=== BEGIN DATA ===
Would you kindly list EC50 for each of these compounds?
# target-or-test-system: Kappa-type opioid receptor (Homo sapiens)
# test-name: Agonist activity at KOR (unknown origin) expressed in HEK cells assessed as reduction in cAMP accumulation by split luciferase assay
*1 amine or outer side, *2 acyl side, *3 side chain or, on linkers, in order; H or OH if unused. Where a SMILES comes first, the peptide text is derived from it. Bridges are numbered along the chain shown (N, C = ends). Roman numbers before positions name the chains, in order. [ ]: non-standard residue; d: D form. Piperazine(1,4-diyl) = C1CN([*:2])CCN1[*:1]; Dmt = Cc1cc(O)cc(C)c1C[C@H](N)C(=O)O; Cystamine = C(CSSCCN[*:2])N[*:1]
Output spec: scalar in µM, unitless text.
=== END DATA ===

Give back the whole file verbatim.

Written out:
Would you kindly list EC50 for each of these compounds?
# target-or-test-system: Kappa-type opioid receptor (Homo sapiens)
# test-name: Agonist activity at KOR (unknown origin) expressed in HEK cells assessed as reduction in cAMP accumulation by split luciferase assay
*1 amine or outer side, *2 acyl side, *3 side chain or, on linkers, in order; H or OH if unused. Where a SMILES comes first, the peptide text is derived from it. Bridges are numbered along the chain shown (N, C = ends). Roman numbers before positions name the chains, in order. [ ]: non-standard residue; d: D form. Piperazine(1,4-diyl) = C1CN([*:2])CCN1[*:1]; Dmt = Cc1cc(O)cc(C)c1C[C@H](N)C(=O)O; Cystamine = C(CSSCCN[*:2])N[*:1]
Output spec: scalar in µM, unitless text.